Rain was falling hard and the wind was picking up. In the event the evening was spent being buffeted by high, gale force, winds. This was one of the three of four worst nights that I have spent under canvas and worse than the last one which was a couple of years ago just under the summit of Ben McDui! Pitching the shelter for the first time in anger in the dark, driving rain and gale force winds in perhaps not advised. However, the experience was useful by way of testing the Tramplite Shelter. So, what did I learn?
Despite being a minimalistic shelter it has a reasonably large footprint. My first pitches craftily located behind Bob’s shelter so that he would take the full force of the wind. The spot seemed just about big enough. At the front of the tent was a rise in the ground although this was no problem due to the raised beak. The problem with the pitch was at the rear. The tension of this shelter depends on the mid, rear, peg out point being very tight and there simply wasn’t enough room to peg this out properly as Bob was in the way!
So, I re-pitched on the other side of Bob effectively acting as a windbreak for his shelter. The back must be fixed into the wind. As I have said before this is a wide shelter and you will have to think a little about your pitch, especially in high wind.
After I we had eaten I retired to the shelter which was in good shape. As the night progressed the winds became stronger and I was thrashed around quite a bit. I needed to re-tension the shelter but – frankly — the weather was so horrible I decided to simply lie the storm out and put up with flapping fabric (cuben is a very strong material and I didn’t have any worries on this score).
In the morning I emerged to find that the shelter had lost some tension but not its shape. Most of the flapping had been at the top of the shelter; towards the base the three peg out lines at the read of the tent had stayed tight which had meant there was no material flapping into my face, which has happened with shelters in the past in these kinds of conditions.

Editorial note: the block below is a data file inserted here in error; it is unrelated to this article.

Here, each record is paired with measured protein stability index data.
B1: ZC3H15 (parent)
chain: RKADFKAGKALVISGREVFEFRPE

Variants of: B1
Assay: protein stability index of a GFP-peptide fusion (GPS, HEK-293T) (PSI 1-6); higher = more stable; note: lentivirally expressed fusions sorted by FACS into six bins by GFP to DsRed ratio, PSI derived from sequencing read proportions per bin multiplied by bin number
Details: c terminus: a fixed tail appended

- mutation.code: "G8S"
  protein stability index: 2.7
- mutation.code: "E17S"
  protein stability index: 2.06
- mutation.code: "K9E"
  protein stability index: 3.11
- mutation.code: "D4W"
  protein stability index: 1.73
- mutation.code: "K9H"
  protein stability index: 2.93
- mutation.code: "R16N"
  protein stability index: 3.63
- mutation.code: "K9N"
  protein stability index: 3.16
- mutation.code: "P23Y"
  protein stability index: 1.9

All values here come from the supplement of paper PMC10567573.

On returning home I checked this out with Colin. The tension of the shelter is controlled not only by the mid, rear, peg out point but by the front guy. This guy is effectively a long look adjusted by a mini line-loc. Putting the tent up in the dark and the gale I hadn’t paid much attention to the position of the line-loc. During the storm I could see the tension slipping on the front guy but couldn’t easy access to the loc — I really needed to get out of the shelter. In the event I simply tightened the pitch on the two door guys. This kept the beak door firm but Colin confirmed what I had suspected, that the front guy line needs to be kept tight. Not only that but the tightening of the door guys actually slackens off the main guy somewhat. Next time I pitch I will add the positioning of the line-loc to my pitch checklist. Still, I am happy to have suffered to your advantage folks?
Beyond the nightmare of the evening what else to I learn.
Firstly, this is a long shelter and tall people will have no trouble sleeping in it. For me — at exactly six feet — there was a lot of space above my head and below my feet. The inner shelter attaches to the outer fly by means of three loops (two on the sides and one on the rear) and an adjustable toggle. Tighten the toggle and the material of the inner is effectively moved away from your body. There is no danger here of loose material flapping around your head, which I know drives some people mad.